Have you ever wondered what conversion optimisation people do? Is conversion optimisation all about AB-testing? Does conversion optimisation really yield bottom line results? These are some of the questions I get from people interested in the topic. In this post I will give you some insight on my work as a conversion optimisation manager for a medium sized organisation. I will try to show you how conversion optimisation is a very broad field and that you are required to get extensive knowledge from all parts of your online business.

Building a rocket

Let us start with the major misconception that conversion optimisation is just AB-testing. AB-testing is a large part of it but it is just a methodology to gain insights. It is like if you were building a space machine. You want to know which engine is the most effective. You test your various engines. You gain some knowledge on which engine is the most effective and then you fine tune it further. This is what AB-testing process is and it might sound pretty straight forward. The problem is to gain the knowledge to build the right type of engines to test. That knowledge is hard to get and will demand hard work from many different experts.

Website optimisation is almost like rocket science

When you have your engines you also need to consider the design of the rocket. How does the engines fit in the rocket? How should the shell of the rocket be designed? How much workload can it handle? What is the optimal design of the cargo bay? I would say that online conversion optimisation is almost equally complex. You have the users, you have segments of users, you have your organisation structure, you have the knowledge level of your key co-workers, you have the sophistication of your tools, you have the strategically and tactical layers and many other things. All these factors ads to the complexity level of the optimisation work.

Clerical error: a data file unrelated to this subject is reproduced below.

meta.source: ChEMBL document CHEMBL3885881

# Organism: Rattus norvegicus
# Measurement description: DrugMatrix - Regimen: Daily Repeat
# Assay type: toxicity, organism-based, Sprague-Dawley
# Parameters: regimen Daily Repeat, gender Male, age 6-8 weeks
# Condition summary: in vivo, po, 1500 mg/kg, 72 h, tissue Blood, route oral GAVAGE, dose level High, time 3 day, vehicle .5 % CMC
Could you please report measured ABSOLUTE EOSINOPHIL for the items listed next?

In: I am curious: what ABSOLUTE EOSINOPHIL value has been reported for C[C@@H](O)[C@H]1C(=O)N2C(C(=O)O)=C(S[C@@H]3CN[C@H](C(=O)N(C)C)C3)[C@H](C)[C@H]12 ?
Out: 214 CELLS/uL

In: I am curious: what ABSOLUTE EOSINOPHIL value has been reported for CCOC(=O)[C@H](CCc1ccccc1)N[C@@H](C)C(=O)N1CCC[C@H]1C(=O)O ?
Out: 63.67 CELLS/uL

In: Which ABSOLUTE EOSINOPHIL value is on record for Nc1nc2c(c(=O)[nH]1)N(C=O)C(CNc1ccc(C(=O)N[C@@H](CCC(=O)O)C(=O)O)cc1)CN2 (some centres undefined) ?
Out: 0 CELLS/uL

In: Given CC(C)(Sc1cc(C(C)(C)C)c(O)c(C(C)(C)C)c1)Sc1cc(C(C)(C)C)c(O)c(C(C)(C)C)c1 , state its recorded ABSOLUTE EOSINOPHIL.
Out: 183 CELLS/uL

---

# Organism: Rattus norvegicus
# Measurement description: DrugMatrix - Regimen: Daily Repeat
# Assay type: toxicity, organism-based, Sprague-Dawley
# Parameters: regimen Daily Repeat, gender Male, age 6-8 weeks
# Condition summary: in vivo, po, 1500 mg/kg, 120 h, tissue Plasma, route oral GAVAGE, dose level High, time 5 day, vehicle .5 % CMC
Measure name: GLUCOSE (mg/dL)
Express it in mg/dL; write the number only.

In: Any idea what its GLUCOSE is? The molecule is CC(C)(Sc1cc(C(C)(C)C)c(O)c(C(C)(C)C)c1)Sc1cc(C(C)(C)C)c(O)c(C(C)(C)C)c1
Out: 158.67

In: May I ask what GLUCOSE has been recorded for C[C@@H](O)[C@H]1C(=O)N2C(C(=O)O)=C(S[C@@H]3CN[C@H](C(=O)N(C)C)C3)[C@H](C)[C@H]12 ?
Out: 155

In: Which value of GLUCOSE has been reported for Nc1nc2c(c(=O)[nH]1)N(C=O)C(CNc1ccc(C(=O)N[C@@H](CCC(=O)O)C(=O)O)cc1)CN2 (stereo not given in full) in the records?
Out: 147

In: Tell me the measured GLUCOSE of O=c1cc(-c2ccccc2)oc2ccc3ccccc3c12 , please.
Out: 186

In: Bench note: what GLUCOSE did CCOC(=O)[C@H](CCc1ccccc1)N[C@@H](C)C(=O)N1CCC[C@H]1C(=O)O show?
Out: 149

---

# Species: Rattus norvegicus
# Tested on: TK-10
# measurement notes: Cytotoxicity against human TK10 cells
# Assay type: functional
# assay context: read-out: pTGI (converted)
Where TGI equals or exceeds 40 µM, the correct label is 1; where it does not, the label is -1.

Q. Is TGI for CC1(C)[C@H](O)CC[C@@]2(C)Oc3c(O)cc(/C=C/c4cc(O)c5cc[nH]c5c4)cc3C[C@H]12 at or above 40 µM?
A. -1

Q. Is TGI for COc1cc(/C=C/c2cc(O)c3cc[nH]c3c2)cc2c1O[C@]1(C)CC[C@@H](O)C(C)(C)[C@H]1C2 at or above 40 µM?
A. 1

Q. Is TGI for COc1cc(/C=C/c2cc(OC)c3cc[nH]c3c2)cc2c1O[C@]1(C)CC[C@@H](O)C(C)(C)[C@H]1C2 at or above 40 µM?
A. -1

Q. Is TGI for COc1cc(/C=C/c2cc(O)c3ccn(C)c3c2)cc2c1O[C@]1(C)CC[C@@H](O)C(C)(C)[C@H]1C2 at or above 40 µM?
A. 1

Two years of conversion optimisation

As I have progressed through the various organisations and their maturity phase I have come to realize that online success depends on many factors and that you continuously have to work on them or you will loose your competitive advantage.

The below figure illustrates some of the highlights of my work at PostkodLotteriet during a two year period. I created this illustration to give you an illustration of what type of work a conversion optimisation specialist does. Click on the image for a larger picture.

Conversion Optimisation Work

My journey started two years ago. Our first focus was to get clean data from our web analytics tool. We needed to capture the metrics that were driving the business. I view the web analytics data as my prime tool for conversion input. You need to be able understand what the data tells you and then react.

We moved on to start optimize our most important sales channels, email and ad words. In the same time we looked to create a high converting landing page. One of the important factors was to create a page where we could more or less copy every time we had a new campaign. This saved us many work hours and has effective our work tremendously.

Having a good landing page made a huge difference in our conversion rate.  The optimisation of our emails continued for a long time. In the end we had found the right expressions, the right amount of text, the right form and the right headings. When we felt that further optimisation would only lead to incremental gains we stopped optimising. The process of sending out emails is now extremely effective. We have built the competence among us so the email process demands minimal of resources.